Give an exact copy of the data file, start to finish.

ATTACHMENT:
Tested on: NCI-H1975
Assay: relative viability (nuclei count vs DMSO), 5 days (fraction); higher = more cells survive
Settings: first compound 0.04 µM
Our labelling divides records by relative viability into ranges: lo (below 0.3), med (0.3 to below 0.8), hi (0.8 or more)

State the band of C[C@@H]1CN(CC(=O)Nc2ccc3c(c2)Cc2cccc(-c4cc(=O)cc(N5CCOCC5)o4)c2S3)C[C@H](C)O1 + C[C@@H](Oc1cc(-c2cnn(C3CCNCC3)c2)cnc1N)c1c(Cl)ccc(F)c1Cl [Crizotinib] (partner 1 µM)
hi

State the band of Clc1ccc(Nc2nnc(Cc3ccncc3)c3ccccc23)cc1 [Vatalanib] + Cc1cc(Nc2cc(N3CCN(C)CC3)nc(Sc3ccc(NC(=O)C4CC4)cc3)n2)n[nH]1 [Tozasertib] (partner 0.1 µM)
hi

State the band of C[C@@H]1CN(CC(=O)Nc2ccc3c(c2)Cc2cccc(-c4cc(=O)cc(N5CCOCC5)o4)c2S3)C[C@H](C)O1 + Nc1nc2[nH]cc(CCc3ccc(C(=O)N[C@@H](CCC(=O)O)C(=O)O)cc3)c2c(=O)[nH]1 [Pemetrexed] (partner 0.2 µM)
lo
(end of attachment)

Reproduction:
Tested on: NCI-H1975
Assay: relative viability (nuclei count vs DMSO), 5 days (fraction); higher = more cells survive
Settings: first compound 0.04 µM
Our labelling divides records by relative viability into ranges: lo (below 0.3), med (0.3 to below 0.8), hi (0.8 or more)

State the band of C[C@@H]1CN(CC(=O)Nc2ccc3c(c2)Cc2cccc(-c4cc(=O)cc(N5CCOCC5)o4)c2S3)C[C@H](C)O1 + C[C@@H](Oc1cc(-c2cnn(C3CCNCC3)c2)cnc1N)c1c(Cl)ccc(F)c1Cl [Crizotinib] (partner 1 µM)
hi

State the band of Clc1ccc(Nc2nnc(Cc3ccncc3)c3ccccc23)cc1 [Vatalanib] + Cc1cc(Nc2cc(N3CCN(C)CC3)nc(Sc3ccc(NC(=O)C4CC4)cc3)n2)n[nH]1 [Tozasertib] (partner 0.1 µM)
hi

State the band of C[C@@H]1CN(CC(=O)Nc2ccc3c(c2)Cc2cccc(-c4cc(=O)cc(N5CCOCC5)o4)c2S3)C[C@H](C)O1 + Nc1nc2[nH]cc(CCc3ccc(C(=O)N[C@@H](CCC(=O)O)C(=O)O)cc3)c2c(=O)[nH]1 [Pemetrexed] (partner 0.2 µM)
lo